Back to back, Eli and I looked around in the deepening dark. I could see my breath.
“We’re gonna have to run for it,” Eli said, panting.
“You first. I got your back,” I told him.
“With what?” Eli laughed.
“Fuck it, let’s just go together,” I said.
“On three?” he offered.
In the distance, there was a gunshot.
“Sure. THREE!” I shouted, and we grabbed for one another’s hand. Running like hell, we jumped over potholes, snowbanks, public newsboxes, planters, curbstones, old piles of brush. While we were running for our lives I didn’t think of Cole laying in the parking lot, already cold, already done bleeding.
When we came around the last turn, I felt a stab in my side — a stitch that felt like a meathook buried in my flesh. I let go of Eli’s hand as I stumbled, but he caught me and pulled me up.
“C’mon,” he rasped. “Don’t fuckin fall down yet, nancy-boy,” he teased.
“M’gonna tell Addie you’re cruel,” I panted, struggling to keep up. Up ahead of us, the vans were idling, ready to go. Thuy was hanging out the driver’s side door of the middle one, screaming for us to hurry up — the third van wasn’t on, or idling. The doors were open, and it was empty.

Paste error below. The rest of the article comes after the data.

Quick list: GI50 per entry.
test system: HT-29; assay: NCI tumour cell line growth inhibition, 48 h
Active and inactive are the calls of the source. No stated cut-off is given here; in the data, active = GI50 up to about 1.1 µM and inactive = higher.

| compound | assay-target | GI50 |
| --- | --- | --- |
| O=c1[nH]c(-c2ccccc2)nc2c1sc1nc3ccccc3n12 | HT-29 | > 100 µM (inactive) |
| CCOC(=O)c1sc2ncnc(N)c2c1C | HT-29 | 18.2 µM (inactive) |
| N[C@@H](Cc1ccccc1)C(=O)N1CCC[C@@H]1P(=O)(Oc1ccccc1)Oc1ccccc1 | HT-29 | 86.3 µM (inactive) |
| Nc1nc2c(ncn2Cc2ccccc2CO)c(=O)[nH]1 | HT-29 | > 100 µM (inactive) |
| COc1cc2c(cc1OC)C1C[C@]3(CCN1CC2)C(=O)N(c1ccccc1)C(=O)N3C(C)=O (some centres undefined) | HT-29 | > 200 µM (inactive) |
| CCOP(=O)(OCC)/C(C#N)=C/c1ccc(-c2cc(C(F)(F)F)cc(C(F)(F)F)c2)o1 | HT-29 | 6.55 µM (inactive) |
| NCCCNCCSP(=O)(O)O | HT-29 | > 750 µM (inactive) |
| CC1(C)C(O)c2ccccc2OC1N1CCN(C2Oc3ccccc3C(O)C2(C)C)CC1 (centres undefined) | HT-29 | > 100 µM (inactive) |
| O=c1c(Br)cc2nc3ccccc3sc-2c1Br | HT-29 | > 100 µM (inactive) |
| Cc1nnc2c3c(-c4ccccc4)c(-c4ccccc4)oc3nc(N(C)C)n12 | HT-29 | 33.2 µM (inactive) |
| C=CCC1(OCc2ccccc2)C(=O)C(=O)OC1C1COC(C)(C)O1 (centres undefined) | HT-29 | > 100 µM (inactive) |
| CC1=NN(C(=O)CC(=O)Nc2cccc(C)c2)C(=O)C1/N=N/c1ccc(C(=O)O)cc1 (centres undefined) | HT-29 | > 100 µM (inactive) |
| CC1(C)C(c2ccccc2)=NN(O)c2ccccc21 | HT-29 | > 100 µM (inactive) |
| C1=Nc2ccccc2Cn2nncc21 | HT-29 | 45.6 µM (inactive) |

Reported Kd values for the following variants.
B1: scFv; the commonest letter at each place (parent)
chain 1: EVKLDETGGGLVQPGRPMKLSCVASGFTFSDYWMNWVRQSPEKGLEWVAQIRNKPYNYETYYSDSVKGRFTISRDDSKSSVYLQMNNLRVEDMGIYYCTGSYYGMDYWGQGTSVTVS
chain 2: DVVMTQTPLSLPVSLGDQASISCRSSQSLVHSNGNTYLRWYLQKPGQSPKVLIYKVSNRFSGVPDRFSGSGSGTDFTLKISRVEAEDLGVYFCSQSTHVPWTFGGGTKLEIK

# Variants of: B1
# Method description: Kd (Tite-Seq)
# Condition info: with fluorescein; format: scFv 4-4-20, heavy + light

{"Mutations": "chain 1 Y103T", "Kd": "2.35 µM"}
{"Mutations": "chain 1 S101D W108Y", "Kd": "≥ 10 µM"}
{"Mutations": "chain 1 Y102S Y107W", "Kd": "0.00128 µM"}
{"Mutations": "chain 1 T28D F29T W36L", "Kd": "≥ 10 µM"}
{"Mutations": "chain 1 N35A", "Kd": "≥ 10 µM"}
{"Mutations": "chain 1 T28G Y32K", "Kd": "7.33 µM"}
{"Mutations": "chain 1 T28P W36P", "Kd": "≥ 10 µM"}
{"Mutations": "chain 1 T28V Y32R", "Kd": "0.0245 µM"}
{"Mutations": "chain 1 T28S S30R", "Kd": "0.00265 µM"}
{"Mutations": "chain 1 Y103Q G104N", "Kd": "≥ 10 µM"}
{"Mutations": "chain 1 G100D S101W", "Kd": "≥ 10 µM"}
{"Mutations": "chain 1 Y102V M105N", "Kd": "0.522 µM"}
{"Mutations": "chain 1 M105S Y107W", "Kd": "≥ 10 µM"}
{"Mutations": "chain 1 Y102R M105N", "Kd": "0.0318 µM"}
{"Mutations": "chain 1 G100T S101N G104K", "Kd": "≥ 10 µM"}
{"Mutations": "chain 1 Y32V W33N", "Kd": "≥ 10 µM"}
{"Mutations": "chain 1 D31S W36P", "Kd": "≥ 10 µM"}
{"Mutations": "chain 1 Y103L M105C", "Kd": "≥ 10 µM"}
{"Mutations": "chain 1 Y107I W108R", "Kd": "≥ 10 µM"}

As we neared, I could see Lydia on the pavement, a bullethole through her left eye. The meat of her kept twitching, while something wispy and black rose and dissipated from her lips.
“Let’s go!” Thuy howled. “Jesus fuck, they got everyone!”
“Addie?” Eli said, stopping dead in his tracks, his eyes huge.
“I’m here!” she called from the first van, in the driver’s seat, looking exhausted, but determined. “Don’t stop running. C’mon!”
Eli hauled me to the van with Addie and shoved me inside, getting in and pulling the door shut. The engines revved, and we peeled away, laying rubber and putting as much distance between us and Nothington as possible.
When we pulled away, this time, having lost all but the last four of us, I expected Eli to tell me ‘I told you so.’
I certainly wouldn’t have blamed him.